Here are some natural sedatives that can be considered:
01. Catnip is an Effective Sedative
Catnip originated in Europe and Asia and is part of the mint family. Cats, large and small, love this herb. Interestingly, approximately one-third of cats do not respond to catnip.
Whether or not your cat is sensitive to catnip is determined by his genetics. However, you won’t know if your cat will respond to this herb until he is between three and six months of age.
Some cats become very calm after getting the catnip. For some cats, catnip produces a euphoric state. However, other cats, especially males, may become somewhat aggressive when they have catnip.
It’s always best to give your cat catnip before traveling so you know how he reacts to it ahead of time.
Look for catnip products that use mostly catnip leaves and blossoms when you’re purchasing it for your kitty. The catnip that uses mostly stems is of lower quality.
Additionally, if you give your kitty catnip too often, he can stop responding to it. Some cat owners say you should only give your kitty catnip once a week to ensure he will continue to respond to it.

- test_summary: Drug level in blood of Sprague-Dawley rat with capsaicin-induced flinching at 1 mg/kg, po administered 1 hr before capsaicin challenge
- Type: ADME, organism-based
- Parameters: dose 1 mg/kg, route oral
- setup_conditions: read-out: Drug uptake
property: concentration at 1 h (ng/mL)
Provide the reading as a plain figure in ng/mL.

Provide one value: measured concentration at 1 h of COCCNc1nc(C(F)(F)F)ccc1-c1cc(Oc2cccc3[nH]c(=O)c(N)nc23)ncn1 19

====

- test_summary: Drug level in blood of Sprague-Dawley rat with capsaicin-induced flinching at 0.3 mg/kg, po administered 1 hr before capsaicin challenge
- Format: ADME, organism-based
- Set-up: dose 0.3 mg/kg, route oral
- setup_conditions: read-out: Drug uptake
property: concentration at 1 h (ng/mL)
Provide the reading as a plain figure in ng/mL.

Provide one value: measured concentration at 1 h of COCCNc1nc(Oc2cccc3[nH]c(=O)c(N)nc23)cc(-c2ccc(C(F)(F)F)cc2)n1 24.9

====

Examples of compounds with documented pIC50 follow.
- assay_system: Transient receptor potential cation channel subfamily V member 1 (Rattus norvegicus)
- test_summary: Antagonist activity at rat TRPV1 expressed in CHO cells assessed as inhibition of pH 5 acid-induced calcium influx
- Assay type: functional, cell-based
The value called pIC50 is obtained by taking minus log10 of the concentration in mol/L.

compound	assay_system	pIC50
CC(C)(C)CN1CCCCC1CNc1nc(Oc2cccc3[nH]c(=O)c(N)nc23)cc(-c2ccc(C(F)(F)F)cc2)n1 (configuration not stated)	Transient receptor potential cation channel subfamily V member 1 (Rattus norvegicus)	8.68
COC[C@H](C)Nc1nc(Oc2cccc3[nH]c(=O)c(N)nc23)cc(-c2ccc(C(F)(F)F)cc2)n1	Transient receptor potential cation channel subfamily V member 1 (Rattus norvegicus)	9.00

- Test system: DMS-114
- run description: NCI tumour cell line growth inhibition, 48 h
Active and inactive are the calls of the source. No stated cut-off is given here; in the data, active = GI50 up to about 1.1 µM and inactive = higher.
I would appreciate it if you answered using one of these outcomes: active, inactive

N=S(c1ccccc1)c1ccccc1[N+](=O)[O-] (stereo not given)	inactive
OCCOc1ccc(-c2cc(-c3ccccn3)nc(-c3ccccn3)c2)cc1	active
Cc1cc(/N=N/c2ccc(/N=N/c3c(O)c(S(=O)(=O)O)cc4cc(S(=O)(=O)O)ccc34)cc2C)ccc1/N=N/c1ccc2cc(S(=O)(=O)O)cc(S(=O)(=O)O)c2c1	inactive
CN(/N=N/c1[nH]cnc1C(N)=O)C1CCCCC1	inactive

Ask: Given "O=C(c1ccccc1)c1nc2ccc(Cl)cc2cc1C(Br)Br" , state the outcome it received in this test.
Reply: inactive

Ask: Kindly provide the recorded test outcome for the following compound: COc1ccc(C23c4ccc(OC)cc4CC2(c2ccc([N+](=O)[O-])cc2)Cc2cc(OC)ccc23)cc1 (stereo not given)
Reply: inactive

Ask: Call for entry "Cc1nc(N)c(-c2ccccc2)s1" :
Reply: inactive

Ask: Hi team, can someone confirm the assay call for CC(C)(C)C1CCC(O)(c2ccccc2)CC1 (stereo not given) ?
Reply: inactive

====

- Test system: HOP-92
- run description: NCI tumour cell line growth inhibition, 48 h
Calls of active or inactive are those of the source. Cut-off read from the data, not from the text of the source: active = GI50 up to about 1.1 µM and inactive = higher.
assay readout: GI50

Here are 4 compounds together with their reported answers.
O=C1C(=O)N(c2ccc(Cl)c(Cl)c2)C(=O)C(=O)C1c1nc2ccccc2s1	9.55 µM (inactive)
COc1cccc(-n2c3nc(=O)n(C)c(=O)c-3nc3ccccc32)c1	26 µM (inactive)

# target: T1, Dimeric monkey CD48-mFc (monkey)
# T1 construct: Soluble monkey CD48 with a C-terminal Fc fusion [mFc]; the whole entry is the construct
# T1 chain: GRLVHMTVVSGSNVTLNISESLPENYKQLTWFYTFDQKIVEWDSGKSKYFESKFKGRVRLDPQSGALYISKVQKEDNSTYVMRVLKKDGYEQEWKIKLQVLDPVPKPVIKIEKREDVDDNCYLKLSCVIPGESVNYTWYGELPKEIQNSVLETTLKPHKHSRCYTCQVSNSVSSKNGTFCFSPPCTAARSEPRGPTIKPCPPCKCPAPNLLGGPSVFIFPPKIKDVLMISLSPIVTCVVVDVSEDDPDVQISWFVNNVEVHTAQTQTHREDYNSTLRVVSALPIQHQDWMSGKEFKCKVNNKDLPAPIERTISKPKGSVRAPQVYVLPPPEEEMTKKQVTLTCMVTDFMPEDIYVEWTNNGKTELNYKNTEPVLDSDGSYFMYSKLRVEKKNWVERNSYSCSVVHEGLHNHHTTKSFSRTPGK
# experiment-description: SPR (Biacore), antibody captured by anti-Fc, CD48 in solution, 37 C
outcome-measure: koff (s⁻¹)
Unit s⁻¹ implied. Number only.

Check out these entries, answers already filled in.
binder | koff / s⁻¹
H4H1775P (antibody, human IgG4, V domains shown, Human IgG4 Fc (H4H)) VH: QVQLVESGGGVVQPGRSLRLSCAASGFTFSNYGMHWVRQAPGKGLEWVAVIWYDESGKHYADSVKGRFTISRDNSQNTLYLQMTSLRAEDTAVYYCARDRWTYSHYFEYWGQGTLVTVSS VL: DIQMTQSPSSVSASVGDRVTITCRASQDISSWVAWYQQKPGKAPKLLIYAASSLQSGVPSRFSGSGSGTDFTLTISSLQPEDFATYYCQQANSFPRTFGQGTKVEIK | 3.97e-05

02. Calm Your Cat with Valerian
Valerian is native to Europe and Asia, but it also grows in North America today. Valerian root is well-known for its calming effect on humans. It is commonly used by those who suffer from insomnia and anxiety.
Valerian has a much milder effect on cats. Valerian won’t make your cat sleepy, but it should help calm her. Valerian may soothe your cat’s stomach as well when you travel.
03. Chamomile is a Great Choice for Reducing Stress
The chamomile plant is native to northern Africa and western Europe, but it’s grown all around the world today. Chamomile has numerous benefits for humans, including relieving congestion, calming an upset stomach, and relieving stress.
Chamomile is used to treat inflammatory bowel disease, relieve anxiety, and alleviate skin inflammation in pets.
Research on animals shows that chamomile possesses substances that affect the same parts of the nervous system and brain as anti-anxiety drugs.
Chamomile is given orally to reduce anxiety. Consult your veterinarian for an appropriate dose of chamomile for your cat before administering it.
Pets who are allergic to plants in the Aster family may experience an allergic reaction to chamomile, but the chance of this happening is low, according to VCA Animal Hospitals.
03. Lavender Oil Decreases Stress
Lavender oil contains anti-inflammatory and antiseptic properties. Lavender is used to helping people sleep, reduce stress and anxiety, relieve irritated skin, and soothe upset stomachs.
Lavender oil can also be used as a natural sedative for your cat. Though lavender is generally safe for cats, you should consult your veterinarian about how and how much to administer to your cat for stress relief.
04. Pheromones Reduce Anxiety
Synthetic pheromone products were first introduced in the United States in 2001.